We watched the "panther," surrounded by his fellow junta leaders, jumping in celebration and shouting "goal!" at River Plate stadium as Argentina beat Holland during the 1978 World Cup final. To improve his image, Videla was portrayed as playing a role in helping Argentina win the title.
Less than a kilometer (about half a mile) away from the stadium was the Navy Mechanics' School, the largest clandestine detention and torture center during Argentina's "dirty war." Thousands of people were taken there, never to be seen again.
I passed the school every time I went to the stadium, which seemed so placid and well-maintained, at least from the outside. I never suspected what was going on inside.
Among the people who were killed or disappeared after entering its doors were French nuns Alice Domon and Leonie Duquet, Argentine journalist and writer Rodolfo Walsh and Azucena Villaflor, one of the founds of the Mothers of the Plaza de Mayo human rights group.
My AP colleague at the time, Oscar J. Serrat, was abducted for a day by soldiers and only released following intense lobbying.
I myself was targeted for sticking to the AP style of using the phrase "alleged guerrillas (or terrorists)" when writing about armed confrontations with soldiers. Videla didn't like the words "alleged" or "suspected." To him, they were guerrillas or terrorists, without qualifications.
I received unidentified threats, including once while I was at my mother's house. I later also learned that that my name had appeared along with those of other journalists considered undesirable in a book edited by the military regime.
All that horror, however, still awaited Argentina that afternoon by the lake and mountains.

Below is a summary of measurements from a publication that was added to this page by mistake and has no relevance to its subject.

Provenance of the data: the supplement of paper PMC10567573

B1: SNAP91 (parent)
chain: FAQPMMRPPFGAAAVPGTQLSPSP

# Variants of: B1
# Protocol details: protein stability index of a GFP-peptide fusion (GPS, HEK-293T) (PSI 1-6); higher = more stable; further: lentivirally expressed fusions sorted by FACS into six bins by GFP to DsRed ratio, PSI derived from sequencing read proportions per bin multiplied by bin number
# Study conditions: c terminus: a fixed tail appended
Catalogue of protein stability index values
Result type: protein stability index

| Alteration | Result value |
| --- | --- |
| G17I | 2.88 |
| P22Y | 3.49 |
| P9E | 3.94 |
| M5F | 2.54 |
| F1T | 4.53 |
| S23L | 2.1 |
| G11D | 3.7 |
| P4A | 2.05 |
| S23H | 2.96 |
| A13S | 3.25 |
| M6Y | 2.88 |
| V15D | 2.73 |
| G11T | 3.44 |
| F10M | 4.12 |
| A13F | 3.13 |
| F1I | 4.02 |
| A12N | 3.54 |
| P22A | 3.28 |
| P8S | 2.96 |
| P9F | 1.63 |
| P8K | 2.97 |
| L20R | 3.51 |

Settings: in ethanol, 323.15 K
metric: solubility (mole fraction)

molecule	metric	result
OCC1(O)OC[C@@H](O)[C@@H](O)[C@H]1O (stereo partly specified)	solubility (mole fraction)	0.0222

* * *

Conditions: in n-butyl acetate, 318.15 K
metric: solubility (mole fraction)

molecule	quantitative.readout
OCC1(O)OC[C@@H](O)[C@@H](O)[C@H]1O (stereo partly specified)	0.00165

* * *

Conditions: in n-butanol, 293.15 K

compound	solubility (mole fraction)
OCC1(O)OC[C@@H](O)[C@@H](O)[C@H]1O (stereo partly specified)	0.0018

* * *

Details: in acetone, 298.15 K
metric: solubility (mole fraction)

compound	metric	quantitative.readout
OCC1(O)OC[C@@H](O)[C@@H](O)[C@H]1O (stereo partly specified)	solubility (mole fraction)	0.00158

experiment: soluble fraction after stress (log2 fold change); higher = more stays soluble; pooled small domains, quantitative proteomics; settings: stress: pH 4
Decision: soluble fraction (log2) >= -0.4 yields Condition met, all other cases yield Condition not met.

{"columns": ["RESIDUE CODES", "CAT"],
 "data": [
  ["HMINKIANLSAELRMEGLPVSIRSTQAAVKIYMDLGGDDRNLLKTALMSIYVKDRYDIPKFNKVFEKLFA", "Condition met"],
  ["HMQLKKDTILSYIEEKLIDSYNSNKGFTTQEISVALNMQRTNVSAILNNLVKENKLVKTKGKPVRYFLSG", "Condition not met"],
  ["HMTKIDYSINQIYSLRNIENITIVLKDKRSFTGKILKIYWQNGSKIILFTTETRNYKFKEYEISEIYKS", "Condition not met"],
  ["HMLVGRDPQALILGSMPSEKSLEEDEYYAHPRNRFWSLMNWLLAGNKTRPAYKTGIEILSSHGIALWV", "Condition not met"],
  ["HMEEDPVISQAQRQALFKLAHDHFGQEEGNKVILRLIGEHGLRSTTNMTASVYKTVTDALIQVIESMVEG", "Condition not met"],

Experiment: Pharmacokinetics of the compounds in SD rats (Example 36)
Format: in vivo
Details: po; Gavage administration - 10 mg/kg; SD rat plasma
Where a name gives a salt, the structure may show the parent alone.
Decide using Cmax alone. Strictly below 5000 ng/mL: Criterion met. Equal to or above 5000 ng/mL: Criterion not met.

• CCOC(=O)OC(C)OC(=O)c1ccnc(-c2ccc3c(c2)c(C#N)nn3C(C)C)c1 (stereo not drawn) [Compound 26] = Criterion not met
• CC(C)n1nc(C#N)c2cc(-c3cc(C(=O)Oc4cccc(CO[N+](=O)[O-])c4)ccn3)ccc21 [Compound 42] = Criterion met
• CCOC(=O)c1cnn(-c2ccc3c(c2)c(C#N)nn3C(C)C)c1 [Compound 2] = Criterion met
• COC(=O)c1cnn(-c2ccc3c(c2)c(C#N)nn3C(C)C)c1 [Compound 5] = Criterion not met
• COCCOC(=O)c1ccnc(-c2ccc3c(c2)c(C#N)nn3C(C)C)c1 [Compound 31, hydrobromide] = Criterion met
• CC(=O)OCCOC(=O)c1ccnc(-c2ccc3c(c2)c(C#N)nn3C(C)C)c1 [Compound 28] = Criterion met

My immediate challenge was getting by the soldiers, who were just launching their hunt for political enemies.
The officer had grown impatient with my repeated response to his questions, that I was a journalist and had traveled there to ask about the whereabouts of de Peron, the widow of leader Juan Domingo Peron.
"Weeeeell, weeeeell," said the officer, menacingly extending his words.
Then, in a slightly friendlier tone, he concluded: "I'm returning your documents and you can go."
But before I left, he shouted: "Go! Walk with your hands up, but don't look back. Do you understand me?"
He aimed his gun at me, which looked as big as a cannon.
I didn't walk, I didn't raise my hands, I didn't ask for mercy. I couldn't move for fear. I cursed my bad luck as my shoes sunk in the muck left by last night's rain or by floodwaters from the lake.
"I can kill you, throw you in the lake and no one would find you," he told me.
But then an expression that resembled a smile appeared on his face and he lowered his gun. He ordered me to take the next plane home and he walked away with his patrol.
I stayed two nights longer, though I kept away from the danger zone. I collected information and testimony that allowed me to confirm that de Peron was in the castle, an exclusive that was widely published.
I had survived my first days under Videla's brutal rule, but the nightmare had only just begun.